Note: This article contains no spoilers.
It is no stretch to call “1917” one of the most impressive and cinematically innovative war films ever made.
The movie inspired by Oscar-winning director Sam Mendes’ own grandfather’s World War I autobiography is a technical marvel that renders a characterization of “immersive” a gross understatement.
Fooled by a German illusion of retreat in which the enemy withdrew its forces to the Hindenburg Line, the Brits are readying to strike hard, unaware they are advancing into a reinforced meat grinder.
British aerial intelligence revealed the bolstered German defenses, but with field communications knocked out, lance corporals Blake (Dean-Charles Chapman) and Schofield (George MacKay) are given the task of navigating the apocalyptic hellscapes of the Western Front to deliver the all-important message that could save 1,600 men, including Blake’s own brother — and the clock is ticking.
Co-writer Krysty Wilson-Cairns, who worked with Mendes on the Showtime series “Penny Dreadful,” penned a first-rate script that conveyed a world easily relatable to any who have ever worn the uniform.
Weaponry, technology and theaters of war evolve throughout generations, but the attitude of the grunt in the dirt, as well as the disconnect between top brass and the average fighting man, remains remarkably consistent.
From a visual standpoint, “1917” is an unmatched achievement.
The painstaking attention to detail by Mendes and Oscar-winning cinematographer Roger Deakins to bring the trenches and no man’s land of World War I to 21st century cinema results in a 117-minute continuous-shot thrill ride that is invariably stunning.
Single-shot filmmaking has gained steam in recent years, having been employed masterfully by renowned cinematographer Emmanuel Lubezki in scenes from “The Revenant,” “Gravity,” or in the thrilling firefight sequence in director Alfonso Cuarón’s 2006 film, “Children of Men.”
But never before has an entire film of this magnitude been shot using the technique. Of course, the 117-minute journey would be impossible to shoot in one take, so the crew strategically placed cuts during moments unnoticeable to the audience — a brief CGI shot or an explosion that clouded the screen.
The result is a cinematic accomplishment that leaves viewers with the sensation of having just endured something.
War is hideous — mud, rats, decaying horses, corpses mired in interminable mazes of barbed wire. Death, austere landscapes and smoldering ruins become characters unto themselves, an ever-present reminder of man’s capacity for destruction.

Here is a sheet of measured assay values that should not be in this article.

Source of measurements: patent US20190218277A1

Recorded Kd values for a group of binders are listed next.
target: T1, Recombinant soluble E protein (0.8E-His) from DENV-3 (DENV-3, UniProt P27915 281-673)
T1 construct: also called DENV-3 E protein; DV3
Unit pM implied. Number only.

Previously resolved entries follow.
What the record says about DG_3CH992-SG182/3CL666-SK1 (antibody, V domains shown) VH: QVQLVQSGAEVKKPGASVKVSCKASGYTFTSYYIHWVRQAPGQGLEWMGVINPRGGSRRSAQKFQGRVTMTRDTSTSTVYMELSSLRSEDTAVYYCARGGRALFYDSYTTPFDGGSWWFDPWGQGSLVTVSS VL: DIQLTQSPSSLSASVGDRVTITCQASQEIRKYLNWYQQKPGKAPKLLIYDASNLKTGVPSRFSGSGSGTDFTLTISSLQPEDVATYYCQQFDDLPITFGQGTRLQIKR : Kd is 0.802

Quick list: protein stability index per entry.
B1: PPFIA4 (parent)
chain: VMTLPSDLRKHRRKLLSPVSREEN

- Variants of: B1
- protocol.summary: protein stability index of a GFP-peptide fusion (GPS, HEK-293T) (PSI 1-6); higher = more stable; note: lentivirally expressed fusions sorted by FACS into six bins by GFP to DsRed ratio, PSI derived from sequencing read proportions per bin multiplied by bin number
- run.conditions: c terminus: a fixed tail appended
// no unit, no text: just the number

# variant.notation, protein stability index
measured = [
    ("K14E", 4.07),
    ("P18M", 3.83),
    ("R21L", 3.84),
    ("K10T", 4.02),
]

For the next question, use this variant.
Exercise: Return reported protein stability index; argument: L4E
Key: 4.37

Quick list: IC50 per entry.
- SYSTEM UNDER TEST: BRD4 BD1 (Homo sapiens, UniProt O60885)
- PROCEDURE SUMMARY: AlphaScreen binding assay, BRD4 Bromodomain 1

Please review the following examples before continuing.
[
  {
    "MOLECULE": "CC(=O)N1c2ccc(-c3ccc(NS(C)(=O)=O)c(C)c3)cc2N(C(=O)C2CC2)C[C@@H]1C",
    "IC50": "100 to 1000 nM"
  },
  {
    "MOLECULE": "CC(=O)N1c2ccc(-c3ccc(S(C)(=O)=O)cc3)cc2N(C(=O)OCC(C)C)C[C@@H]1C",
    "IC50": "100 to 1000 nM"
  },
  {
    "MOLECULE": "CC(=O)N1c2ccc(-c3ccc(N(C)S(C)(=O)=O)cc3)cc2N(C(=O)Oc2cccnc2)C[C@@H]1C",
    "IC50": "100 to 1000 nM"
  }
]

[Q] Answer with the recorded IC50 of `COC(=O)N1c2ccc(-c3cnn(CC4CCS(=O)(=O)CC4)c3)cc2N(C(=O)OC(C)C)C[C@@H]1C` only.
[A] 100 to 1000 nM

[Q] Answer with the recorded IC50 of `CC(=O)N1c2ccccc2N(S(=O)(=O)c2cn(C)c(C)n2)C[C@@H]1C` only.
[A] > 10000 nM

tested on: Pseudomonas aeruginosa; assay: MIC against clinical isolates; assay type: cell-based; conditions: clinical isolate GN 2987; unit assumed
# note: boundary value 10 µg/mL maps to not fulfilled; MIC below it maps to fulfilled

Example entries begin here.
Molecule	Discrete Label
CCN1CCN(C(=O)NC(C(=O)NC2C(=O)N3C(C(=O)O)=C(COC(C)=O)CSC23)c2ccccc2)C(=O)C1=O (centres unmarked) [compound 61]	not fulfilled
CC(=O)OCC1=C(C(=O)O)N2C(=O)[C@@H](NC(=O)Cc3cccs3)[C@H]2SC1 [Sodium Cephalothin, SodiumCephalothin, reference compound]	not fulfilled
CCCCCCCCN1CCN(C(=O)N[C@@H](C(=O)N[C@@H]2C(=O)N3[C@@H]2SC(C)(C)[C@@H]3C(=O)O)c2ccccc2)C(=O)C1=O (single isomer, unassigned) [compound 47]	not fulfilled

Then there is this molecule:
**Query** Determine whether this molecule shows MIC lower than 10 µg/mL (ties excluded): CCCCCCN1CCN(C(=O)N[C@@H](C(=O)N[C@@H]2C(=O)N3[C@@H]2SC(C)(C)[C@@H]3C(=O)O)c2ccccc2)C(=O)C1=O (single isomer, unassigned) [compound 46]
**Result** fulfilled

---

“From the very beginning I felt this movie should be told in real time," Mendes said in a behind-the-scenes featurette.
“I wanted people to understand how difficult it was for these men. ... Every step of the journey, breathing every breath with these men, felt integral. And there is no better way to tell the story than with one continuous shot.”
Select action sequences were so extensive that cameras had to be hooked onto wires and pushed across landscapes by operators before traversing an elevated wire reminiscent of the sky cam used during National Football League broadcasts. Operators would then have to regather the camera, unhook it, and run alongside characters before climbing into a moving vehicle for a faster sequence.
Because this technique required the use of 360 degrees of each exterior, “1917,” like “The Revenant,” had to be shot using only natural light, a process that made actors and camera operators entirely dependent on ideal weather conditions. A five-minute window of the sun ducking behind clouds could send cast and crew scrambling into position.
“It was like a piece of theater every take,” MacKay said. “Once you start, you can’t stop. If something goes wrong, you just have to keep going.”
The bulk of the story of Blake and Schofield, meanwhile, is unique for film in the sense that the two soldiers are quite ordinary. Their existence is not marked by any singular, celebrated act of extraordinary heroism. Rather, it is the pedestrian nature of the two that makes their story undeniably relatable. Moments of bravery are not dwelled upon, and horrific events happen without having the time to fixate on situational magnitude.
Following along in real time only reinforces the mesmerizing experience.
Filmmakers “might be able to cut around this or take that scene out," Mendes said of other films. "That’s not possible on this film. The dance of the camera and the mechanics all have to be in sync with what the actor is doing.
“When you achieve that, it’s really beautiful.”
“1917” is beautiful, exhausting, haunting, emotional, and an absolute must-see. It is scheduled for a limited Christmas Day release before hitting theaters nationwide on Jan. 10, 2020.
Jon Simkins is a writer and editor for Military Times, and a USMC veteran.